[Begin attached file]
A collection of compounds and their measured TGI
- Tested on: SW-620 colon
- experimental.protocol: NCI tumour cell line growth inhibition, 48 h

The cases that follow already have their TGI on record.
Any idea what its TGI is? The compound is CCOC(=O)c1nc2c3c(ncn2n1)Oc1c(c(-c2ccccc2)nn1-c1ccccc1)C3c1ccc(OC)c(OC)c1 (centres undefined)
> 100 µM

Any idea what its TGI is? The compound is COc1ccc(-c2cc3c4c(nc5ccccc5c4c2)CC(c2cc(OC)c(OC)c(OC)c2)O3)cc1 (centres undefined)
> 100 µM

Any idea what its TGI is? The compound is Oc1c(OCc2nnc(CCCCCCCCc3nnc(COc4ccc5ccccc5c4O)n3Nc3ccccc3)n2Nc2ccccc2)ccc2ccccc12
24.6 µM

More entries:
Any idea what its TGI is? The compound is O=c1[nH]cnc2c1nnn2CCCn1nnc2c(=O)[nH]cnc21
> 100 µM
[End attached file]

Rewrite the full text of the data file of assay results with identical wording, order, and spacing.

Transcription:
A collection of compounds and their measured TGI
- Tested on: SW-620 colon
- experimental.protocol: NCI tumour cell line growth inhibition, 48 h

The cases that follow already have their TGI on record.
Any idea what its TGI is? The compound is CCOC(=O)c1nc2c3c(ncn2n1)Oc1c(c(-c2ccccc2)nn1-c1ccccc1)C3c1ccc(OC)c(OC)c1 (centres undefined)
> 100 µM

Any idea what its TGI is? The compound is COc1ccc(-c2cc3c4c(nc5ccccc5c4c2)CC(c2cc(OC)c(OC)c(OC)c2)O3)cc1 (centres undefined)
> 100 µM

Any idea what its TGI is? The compound is Oc1c(OCc2nnc(CCCCCCCCc3nnc(COc4ccc5ccccc5c4O)n3Nc3ccccc3)n2Nc2ccccc2)ccc2ccccc12
24.6 µM

More entries:
Any idea what its TGI is? The compound is O=c1[nH]cnc2c1nnn2CCCn1nnc2c(=O)[nH]cnc21
> 100 µM